Sheriff Mike Emery said in October that the 14 cell booking area of the jail is housing people with mental health problems who can't go into general population. (Ryan Denham/WJBC)
By Stephanie Pawlowski
BLOOMINGTON - A national expert on corrections is in Bloomington this week to help McLean County officials identify what could be done to help solve the overflow of mental health needs in the county jail.
McLean County jail officials, the sheriff's department, state's attorney, judges, lawyers and more are working together. Sheriff Mike Emery has brought in National Institute of Corrections Technical Specialist from the U.S. Department of Justice Ken Ray. He said the county's problem is something that's happening all over the nation.
"There's a population that the jails have to care for that in the past the community was able to intervene (with), or there were state facilities where they could be sent for care," Ray said. "That is changing, and they are losing money and as a result the jails are filling up with this population, in part because of what we call nuisance crimes."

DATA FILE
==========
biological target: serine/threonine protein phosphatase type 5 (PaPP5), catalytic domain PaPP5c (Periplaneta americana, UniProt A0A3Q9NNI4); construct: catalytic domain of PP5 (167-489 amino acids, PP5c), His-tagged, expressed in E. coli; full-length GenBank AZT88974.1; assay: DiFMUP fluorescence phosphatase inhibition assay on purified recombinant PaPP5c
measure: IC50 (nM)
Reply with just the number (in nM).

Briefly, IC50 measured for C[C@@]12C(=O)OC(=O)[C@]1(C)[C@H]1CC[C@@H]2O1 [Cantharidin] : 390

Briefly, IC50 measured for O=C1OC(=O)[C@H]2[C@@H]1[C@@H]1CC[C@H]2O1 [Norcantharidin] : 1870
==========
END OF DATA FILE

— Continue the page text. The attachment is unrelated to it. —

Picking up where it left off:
The same institute helped the county with jail overcrowding in 2008. Ray is in town all week holding meetings with officials on what the community needs to do next.
"I'm collecting data to compare the jail's incarceration care and treatment of the mentally ill against constitutional standards," Ray said. "I'm also a mental health clinician so I'm also looking at a clinical side to it."
Ray said a recent study found 20 to 25 percent of the general population experiences mental illness in a 12 month period. He said that same study found jail populations usually have five times that rate.
He said McLean County's justice community agrees there is a problem, which he said is rare. Ray said it will take the community as a whole to fix the problem.
Sheriff Mike Emery said NIC is helping pay for the study.